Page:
Image: Vatican Sunset by Giorgio Galeotti is licensed under CC Attribution 4.0
The Windrush scandal still bubbles away.
The bureaucrats at the Home Office are being condemned for their harsh behaviour. But it is scarcely their fault – they are simply reacting in a way entirely compatible with the economic theory of rational choice.
It emerged during the saga of Amber Rudd’s resignation that targets had been set within the Home Office for the number of illegal immigrants to be deported each year.
The relevant officials could have spent a lot of time and effort, for example, tracking down members of eastern European criminal gangs.
Instead, they focused on the much easier task of deporting elderly people who have lived in Britain for decades. Many of these immigrants, understandably, regarded themselves as British and had never bothered to hunt down and fill in the complicated forms which would have guaranteed their residency.
The bureaucrats reacted to targets exactly as rational choice theory predicts, seeking to meet them in a way which minimises the costs and effort to them. The problem lies not with the individuals trying to meet the targets, but with those who set the targets in the first place.
A great deal of the behaviour of the police can be accounted for in the same way.
You could try to tackle knife crime, at personal risk to yourself. But it is much easier and safer to investigate and “solve” hate crimes, such as when Tony Blair himself was interrogated for allegedly abusing the Welsh.
An interesting new Princeton University book by the American historian Jerry Z Muller provides many such examples from the United States. The Tyranny of Metrics is about the unintended consequences which often follow when targets are set to measure performance.
More precisely, it is about the adverse effects which can be created when standardised measures of performance are substituted for personal judgement based on experience.
Unsurprisingly to economists, if the rewards which agents receive become dependent on meeting quantitative targets, they will game the system to try and achieve them.
Muller’s book was inspired by the excellent TV series The Wire, set in Baltimore and based on real life. A central theme was the baleful influence which targets to cut crime had on the police department. They spent a lot of time arresting low-level drug dealers instead of going for the top villains.
A key point which Muller makes is that a decline in trust leads to an increased demand for measured accountability. A lack of trust can work two ways, with both the governors and the governed becoming suspicious of each other’s abilities or motives.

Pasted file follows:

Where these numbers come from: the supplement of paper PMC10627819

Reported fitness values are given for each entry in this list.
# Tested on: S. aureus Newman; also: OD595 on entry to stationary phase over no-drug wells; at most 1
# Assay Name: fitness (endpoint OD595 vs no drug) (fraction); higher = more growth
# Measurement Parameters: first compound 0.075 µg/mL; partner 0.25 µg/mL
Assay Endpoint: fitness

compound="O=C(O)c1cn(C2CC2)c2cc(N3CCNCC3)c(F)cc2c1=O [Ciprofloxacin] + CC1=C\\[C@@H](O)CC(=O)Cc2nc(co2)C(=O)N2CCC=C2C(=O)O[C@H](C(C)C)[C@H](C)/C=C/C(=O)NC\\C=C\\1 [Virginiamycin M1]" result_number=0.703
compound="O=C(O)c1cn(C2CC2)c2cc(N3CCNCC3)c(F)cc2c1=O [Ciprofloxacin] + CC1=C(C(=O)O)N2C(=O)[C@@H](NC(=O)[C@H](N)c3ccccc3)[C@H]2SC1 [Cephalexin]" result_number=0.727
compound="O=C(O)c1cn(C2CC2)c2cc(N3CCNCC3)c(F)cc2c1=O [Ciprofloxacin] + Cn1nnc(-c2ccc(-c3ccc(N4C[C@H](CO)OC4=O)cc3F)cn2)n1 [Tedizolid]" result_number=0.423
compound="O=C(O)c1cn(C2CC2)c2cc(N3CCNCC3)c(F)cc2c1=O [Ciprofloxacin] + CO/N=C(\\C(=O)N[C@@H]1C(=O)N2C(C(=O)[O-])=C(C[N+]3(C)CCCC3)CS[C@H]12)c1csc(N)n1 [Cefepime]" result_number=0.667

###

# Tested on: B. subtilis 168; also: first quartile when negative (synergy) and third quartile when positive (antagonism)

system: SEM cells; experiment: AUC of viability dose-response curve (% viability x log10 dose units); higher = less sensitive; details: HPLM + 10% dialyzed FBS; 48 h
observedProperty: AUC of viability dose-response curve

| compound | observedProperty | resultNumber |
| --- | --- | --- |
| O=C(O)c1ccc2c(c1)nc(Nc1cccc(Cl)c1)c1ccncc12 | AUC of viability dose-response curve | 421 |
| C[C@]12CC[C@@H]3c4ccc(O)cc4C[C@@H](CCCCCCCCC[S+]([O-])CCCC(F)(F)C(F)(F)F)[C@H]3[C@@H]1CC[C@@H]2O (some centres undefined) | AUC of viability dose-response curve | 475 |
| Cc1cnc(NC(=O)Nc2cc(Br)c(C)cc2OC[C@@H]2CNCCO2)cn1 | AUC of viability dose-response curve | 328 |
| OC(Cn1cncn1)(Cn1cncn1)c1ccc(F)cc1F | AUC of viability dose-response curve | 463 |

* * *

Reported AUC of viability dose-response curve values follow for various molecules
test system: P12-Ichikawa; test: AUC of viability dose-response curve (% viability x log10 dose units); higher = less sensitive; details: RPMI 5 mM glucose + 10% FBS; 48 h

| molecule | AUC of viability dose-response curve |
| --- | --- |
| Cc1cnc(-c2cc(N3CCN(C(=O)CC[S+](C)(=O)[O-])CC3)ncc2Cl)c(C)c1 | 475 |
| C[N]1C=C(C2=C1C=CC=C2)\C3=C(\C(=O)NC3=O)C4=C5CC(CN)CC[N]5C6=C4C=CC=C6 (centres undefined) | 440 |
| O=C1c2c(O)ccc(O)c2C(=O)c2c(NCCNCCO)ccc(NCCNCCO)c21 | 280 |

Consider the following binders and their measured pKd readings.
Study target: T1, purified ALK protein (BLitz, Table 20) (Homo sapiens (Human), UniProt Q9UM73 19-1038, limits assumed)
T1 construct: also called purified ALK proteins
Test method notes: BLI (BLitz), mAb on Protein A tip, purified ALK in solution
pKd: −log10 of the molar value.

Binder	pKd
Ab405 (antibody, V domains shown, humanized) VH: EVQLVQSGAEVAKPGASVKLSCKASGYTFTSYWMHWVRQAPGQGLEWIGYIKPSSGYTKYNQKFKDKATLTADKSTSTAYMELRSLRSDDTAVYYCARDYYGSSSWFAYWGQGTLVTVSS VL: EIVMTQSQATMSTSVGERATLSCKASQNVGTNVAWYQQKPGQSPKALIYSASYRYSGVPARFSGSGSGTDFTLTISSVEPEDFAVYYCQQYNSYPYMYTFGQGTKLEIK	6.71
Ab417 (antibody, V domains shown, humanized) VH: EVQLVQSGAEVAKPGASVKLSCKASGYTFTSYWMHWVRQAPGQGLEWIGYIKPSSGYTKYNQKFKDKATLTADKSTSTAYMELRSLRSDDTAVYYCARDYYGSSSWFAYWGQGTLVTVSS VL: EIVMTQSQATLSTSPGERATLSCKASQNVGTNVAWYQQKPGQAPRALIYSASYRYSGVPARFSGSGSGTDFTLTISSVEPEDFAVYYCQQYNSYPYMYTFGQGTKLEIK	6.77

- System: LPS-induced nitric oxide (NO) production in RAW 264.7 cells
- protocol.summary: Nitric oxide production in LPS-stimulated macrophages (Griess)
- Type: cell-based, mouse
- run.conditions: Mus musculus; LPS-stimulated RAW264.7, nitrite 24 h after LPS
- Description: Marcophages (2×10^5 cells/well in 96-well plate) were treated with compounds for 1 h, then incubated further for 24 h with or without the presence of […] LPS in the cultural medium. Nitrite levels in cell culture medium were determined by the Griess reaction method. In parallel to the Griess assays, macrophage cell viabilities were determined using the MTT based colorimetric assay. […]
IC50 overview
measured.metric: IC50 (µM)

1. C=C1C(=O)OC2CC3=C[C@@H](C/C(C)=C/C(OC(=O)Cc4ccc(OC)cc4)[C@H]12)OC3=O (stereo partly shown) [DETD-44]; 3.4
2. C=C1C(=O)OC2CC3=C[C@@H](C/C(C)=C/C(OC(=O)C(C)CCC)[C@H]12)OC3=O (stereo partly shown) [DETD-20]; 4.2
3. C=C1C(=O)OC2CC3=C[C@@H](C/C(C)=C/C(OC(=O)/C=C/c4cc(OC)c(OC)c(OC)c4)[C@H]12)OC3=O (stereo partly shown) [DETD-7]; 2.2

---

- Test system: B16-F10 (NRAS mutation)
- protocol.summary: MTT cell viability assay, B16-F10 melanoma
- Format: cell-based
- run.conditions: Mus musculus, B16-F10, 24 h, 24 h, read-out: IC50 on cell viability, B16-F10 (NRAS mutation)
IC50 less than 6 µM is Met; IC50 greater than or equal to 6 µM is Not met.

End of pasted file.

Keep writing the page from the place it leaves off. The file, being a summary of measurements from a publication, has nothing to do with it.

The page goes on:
For example, it was under Margaret Thatcher that the first of a disastrous series of exam performance targets was introduced into British schools, because teachers were seen as being hopelessly and uselessly left-wing.
It is easy to introduce a target. It is much harder to generate a culture within an organisation in which everyone is trusted to do a good job. But, ultimately, it is the latter which works.
As published in City AM Wednesday 16th May 2018
Image: Home Office by Steve Cadman is licensed under CC BY-SA 2.0
The Trojans had to beware of Greeks bearing gifts.
In the same way, politicians need to be suspicious of petitions signed by economists.
The vast majority of the UK economics profession backed Project Fear, which predicted a rise in unemployment of half a million by the end of 2016. Instead, unemployment has fallen almost continuously since the Leave vote in June of that year.
In 1981, 364 economists signed up to urge Margaret Thatcher’s chancellor, Geoffrey Howe, to end austerity. No sooner was the ink dry than the economy started to boom.
The latest petition, on the face of it at least, should be taken more seriously. Over 1,000 American economists, including 14 Nobel Prize winners, have written to President Donald Trump. His trade policies, they claim, repeat the mistakes of the 1930s and threaten to plunge the world into another Great Depression.
It is a big claim to make. The financial crisis recession of the late 2000s was a mere blip by comparison – GDP in the US fell by four per cent. In the early 1930s, it dropped by over 20 per cent.
These economists cite the Smoot-Hawley Tariff Act of June 1930 as being a major cause of the massive recession. Output was already falling sharply in America. The claim is that the Act exacerbated the problem. It increased tariffs on over 20,000 types of products imported into the US, and was followed by a string of retaliatory measures across the world.
But the 1,140 economists – at the last count – who have signed the petition ignore a very well established result in economic theory. This is the so-called “theory of the second best”, published by Richard Lipsey and Kelvin Lancaster in 1956.
The economies of the west owe much of their success to the fact that they are market based. But they are not entirely the free market ideal of the economics textbooks. It might be thought that making them a bit more free market would make them even better. Conversely, taking them further away from the ideal, by imposing a trade tariff for example, would make things worse.
Lipsey and Lancaster showed that in general this result could not be demonstrated theoretically. It might be true. But only empirical evidence could show whether it was or not.
The petitioners should also look at a paper just published in the American Economic Association’s prestigious Journal of Economic Perspectives (JEP). Arnaud Costinot and Andre Rodriguez-Clare, of MIT and UCLA at Berkeley respectively, pose the question: what if America abolished all trade? Not just impose a tariff, but no trade at all.
Their detailed empirical evidence suggests that the effects are rather small. GDP would be between two and eight per cent less. A fall, it is true, but hardly one to generate such a furore over a policy, not of abolishing trade, but just making it that bit more expensive.
The JEP paper also shows, not surprisingly, that trade tends to widen inequality. The poor might lose out, even if the economy overall benefits.
President Trump seems to grasp the political importance of this.